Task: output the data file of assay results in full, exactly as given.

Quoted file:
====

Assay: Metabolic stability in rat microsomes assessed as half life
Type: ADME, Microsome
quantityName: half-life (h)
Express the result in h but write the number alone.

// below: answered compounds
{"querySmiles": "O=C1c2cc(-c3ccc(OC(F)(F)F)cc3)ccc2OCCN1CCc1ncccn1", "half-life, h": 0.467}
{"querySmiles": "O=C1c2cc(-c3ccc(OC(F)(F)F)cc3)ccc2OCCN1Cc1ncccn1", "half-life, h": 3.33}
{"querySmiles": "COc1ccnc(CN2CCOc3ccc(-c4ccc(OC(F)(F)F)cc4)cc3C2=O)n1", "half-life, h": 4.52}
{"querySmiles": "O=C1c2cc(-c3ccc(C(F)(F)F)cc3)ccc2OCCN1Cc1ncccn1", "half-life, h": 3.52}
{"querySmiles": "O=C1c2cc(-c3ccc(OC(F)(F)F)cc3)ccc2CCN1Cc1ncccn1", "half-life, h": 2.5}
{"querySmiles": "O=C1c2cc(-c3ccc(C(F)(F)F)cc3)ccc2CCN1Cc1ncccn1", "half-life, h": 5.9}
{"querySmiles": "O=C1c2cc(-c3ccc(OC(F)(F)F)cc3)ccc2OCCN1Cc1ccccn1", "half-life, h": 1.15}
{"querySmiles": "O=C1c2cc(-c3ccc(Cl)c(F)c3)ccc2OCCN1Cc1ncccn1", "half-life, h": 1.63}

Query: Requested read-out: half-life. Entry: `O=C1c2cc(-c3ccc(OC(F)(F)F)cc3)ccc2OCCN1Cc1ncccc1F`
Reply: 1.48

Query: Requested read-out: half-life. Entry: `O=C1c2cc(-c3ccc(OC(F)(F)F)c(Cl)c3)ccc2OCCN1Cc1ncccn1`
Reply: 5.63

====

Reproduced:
Assay: Metabolic stability in rat microsomes assessed as half life
Type: ADME, Microsome
quantityName: half-life (h)
Express the result in h but write the number alone.

// below: answered compounds
{"querySmiles": "O=C1c2cc(-c3ccc(OC(F)(F)F)cc3)ccc2OCCN1CCc1ncccn1", "half-life, h": 0.467}
{"querySmiles": "O=C1c2cc(-c3ccc(OC(F)(F)F)cc3)ccc2OCCN1Cc1ncccn1", "half-life, h": 3.33}
{"querySmiles": "COc1ccnc(CN2CCOc3ccc(-c4ccc(OC(F)(F)F)cc4)cc3C2=O)n1", "half-life, h": 4.52}
{"querySmiles": "O=C1c2cc(-c3ccc(C(F)(F)F)cc3)ccc2OCCN1Cc1ncccn1", "half-life, h": 3.52}
{"querySmiles": "O=C1c2cc(-c3ccc(OC(F)(F)F)cc3)ccc2CCN1Cc1ncccn1", "half-life, h": 2.5}
{"querySmiles": "O=C1c2cc(-c3ccc(C(F)(F)F)cc3)ccc2CCN1Cc1ncccn1", "half-life, h": 5.9}
{"querySmiles": "O=C1c2cc(-c3ccc(OC(F)(F)F)cc3)ccc2OCCN1Cc1ccccn1", "half-life, h": 1.15}
{"querySmiles": "O=C1c2cc(-c3ccc(Cl)c(F)c3)ccc2OCCN1Cc1ncccn1", "half-life, h": 1.63}

Query: Requested read-out: half-life. Entry: `O=C1c2cc(-c3ccc(OC(F)(F)F)cc3)ccc2OCCN1Cc1ncccc1F`
Reply: 1.48

Query: Requested read-out: half-life. Entry: `O=C1c2cc(-c3ccc(OC(F)(F)F)c(Cl)c3)ccc2OCCN1Cc1ncccn1`
Reply: 5.63